UPTOWN — Voice of the People is marking over 50 years of fighting for affordable housing — and preparing for the next 50 years of the fight — with a virtual concert and fundraiser Thursday.
Voice of the People, a nonprofit, has owned and advocated for affordable housing for 52 years. It began fighting displacement in Uptown in 1968.
With affordable housing and gentrification as relevant as ever in the neighborhood, the group is taking time to celebrate past accomplishments while getting ready for new challenges with the Sweet Home Uptown event 6 pm. Thursday.
Neighbors can receive a ticket for the event through a donation, though one is not required. For more information on the event, click here.
Uptown is in its 30th year of a 50-year “urban reinvestment” cycle, which is another way of saying gentrification, said Michael Rohrbeck, executive director of Voice of the People.
That means Uptown is at a critical point in its redevelopment, where it must preserve its affordable housing stock before land costs in the area make it any harder to build new, affordable housing, Rohrbeck said.
“The question remains: If you have a reinvested community, how do you sustain the affordable housing you have and create new [development] opportunities?” he said.
In its earlier days, Voice of the People fought displacement by the development of Truman College, for example. And it fought the “plague” of “arson for profit,” where buildings were intentionally burned so they could be redeveloped, Rohrbeck said.
In more recent years, Uptown has seen an explosion in residential development that has raised housing prices. In some cases, the developments have led to the direct displacement of affordable housing, including the loss of multiple single-room occupancy buildings.
The attention from big-name developers has made it harder for Voice of the People to act as a landlord in Uptown.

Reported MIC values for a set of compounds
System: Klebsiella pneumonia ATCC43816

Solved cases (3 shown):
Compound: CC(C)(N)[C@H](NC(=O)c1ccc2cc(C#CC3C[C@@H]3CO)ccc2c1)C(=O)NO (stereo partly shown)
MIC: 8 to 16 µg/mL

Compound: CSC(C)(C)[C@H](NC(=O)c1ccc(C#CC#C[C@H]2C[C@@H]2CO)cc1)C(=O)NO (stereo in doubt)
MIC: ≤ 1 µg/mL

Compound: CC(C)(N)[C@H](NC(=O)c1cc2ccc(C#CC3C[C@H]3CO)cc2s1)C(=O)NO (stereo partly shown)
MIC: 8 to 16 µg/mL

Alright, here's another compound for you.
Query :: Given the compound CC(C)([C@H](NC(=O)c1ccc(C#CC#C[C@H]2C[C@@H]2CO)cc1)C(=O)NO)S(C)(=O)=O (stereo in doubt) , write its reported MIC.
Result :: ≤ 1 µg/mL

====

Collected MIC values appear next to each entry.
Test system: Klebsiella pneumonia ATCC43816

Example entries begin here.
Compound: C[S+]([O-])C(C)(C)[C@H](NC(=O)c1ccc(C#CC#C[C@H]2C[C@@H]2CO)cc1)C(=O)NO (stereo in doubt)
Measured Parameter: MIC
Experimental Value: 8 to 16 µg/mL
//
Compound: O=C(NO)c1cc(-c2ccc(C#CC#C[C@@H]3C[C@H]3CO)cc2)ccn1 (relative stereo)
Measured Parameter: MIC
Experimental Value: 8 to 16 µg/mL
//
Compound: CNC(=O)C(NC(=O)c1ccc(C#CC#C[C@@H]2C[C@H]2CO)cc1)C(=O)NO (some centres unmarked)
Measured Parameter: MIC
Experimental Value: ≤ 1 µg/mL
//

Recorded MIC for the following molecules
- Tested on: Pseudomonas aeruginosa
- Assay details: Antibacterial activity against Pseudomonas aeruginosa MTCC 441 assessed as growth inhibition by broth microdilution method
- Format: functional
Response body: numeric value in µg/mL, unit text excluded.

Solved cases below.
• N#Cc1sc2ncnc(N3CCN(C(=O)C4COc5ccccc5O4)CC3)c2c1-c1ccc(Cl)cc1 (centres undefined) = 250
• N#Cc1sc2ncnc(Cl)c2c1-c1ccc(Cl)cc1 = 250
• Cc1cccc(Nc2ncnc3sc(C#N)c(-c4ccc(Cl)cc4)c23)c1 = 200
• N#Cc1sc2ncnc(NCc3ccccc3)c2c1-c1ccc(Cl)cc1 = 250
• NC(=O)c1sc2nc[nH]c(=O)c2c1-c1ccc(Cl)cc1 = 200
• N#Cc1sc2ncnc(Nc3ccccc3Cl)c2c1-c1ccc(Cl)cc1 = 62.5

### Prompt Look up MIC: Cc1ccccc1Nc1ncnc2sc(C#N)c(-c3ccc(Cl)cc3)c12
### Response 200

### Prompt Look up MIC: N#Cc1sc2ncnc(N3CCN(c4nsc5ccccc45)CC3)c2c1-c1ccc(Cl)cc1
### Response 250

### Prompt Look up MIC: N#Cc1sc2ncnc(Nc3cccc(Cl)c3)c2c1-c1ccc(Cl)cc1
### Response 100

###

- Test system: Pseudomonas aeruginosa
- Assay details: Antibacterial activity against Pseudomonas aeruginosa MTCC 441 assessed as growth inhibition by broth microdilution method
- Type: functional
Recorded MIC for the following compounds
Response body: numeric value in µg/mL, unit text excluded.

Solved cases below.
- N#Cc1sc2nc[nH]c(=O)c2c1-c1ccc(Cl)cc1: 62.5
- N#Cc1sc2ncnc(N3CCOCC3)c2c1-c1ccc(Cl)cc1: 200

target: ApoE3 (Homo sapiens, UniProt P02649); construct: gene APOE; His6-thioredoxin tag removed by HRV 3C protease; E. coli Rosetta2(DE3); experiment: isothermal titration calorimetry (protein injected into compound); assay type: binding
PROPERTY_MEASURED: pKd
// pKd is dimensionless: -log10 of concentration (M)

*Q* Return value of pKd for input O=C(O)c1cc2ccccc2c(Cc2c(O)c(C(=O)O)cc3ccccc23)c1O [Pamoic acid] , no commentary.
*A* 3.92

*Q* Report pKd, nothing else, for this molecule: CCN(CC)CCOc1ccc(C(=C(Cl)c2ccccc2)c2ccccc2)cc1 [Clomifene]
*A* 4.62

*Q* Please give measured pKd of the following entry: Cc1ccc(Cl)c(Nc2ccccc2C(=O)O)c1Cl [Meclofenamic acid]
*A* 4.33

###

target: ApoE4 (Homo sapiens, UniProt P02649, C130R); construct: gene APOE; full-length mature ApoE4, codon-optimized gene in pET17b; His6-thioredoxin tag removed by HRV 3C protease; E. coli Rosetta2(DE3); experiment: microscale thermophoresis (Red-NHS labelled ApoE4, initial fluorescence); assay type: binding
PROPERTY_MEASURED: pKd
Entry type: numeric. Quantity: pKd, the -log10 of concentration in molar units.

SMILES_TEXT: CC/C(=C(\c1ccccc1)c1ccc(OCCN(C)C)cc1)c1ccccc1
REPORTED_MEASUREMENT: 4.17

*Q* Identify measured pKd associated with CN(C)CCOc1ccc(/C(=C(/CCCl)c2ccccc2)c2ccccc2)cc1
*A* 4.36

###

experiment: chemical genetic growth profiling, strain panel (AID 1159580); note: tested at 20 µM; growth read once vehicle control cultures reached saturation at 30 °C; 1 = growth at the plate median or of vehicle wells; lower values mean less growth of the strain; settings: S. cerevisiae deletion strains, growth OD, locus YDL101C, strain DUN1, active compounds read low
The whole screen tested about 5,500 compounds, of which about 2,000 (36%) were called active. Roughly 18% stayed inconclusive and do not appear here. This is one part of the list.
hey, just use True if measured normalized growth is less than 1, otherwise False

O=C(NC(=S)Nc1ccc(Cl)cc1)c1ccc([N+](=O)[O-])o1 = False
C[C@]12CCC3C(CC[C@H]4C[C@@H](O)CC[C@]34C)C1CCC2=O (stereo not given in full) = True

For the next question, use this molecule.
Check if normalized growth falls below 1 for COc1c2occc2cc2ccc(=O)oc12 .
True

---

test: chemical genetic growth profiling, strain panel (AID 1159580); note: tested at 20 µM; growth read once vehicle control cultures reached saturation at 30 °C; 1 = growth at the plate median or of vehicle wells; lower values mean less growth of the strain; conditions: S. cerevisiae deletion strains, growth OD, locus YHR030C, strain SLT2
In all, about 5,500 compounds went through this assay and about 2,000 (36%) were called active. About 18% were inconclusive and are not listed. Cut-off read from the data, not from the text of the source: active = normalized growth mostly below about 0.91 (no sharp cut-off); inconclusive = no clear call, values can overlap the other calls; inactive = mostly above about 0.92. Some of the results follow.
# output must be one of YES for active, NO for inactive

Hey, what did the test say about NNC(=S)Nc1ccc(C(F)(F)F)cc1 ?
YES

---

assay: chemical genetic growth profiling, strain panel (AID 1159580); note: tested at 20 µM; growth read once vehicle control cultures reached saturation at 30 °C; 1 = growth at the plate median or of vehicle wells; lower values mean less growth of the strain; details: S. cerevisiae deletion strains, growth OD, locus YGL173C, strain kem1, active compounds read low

As of 2018, the nonprofit owned or co-owned 16 buildings with 226 affordable apartments. But this summer, Voice of the People entered into an ownership group with Preservation of Affordable Housing on 11 of its buildings.
Managing and upkeeping property in a gentrifying neighborhood like Uptown is costly for local nonprofits, Rohrbeck said. The partnership with Preservation for Affordable Housing will keep the local housing stock in the hands of a monied developer, while Voice of the People gets to focus on tenant services, he said.
“Our missions are complementary, which is the long-term availability of affordable housing,” Rohrbeck said.
Given the interest from luxury apartment builders, it will remain difficult for affordable housing to get developed in Uptown, Rohrbeck said.
With that, the group sees its role in the next 50 years as fighting to preserve Uptown’s affordable housing stock and acting as a tenants’ services group for other organizations’ affordable buildings.
Voice of the People will also take a more active role in advocating for policy on affordable housing, Rohrbeck said.
“You can’t just develop your way out of gentrification,” he said. “What can we do to keep our community economically and racially diverse? It’s a complicated question.”
These topics will be addressed at Thursday’s Sweet Home Uptown fundraiser. For those seeking more entertainment, the All Stars Blues Band will play the virtual event.
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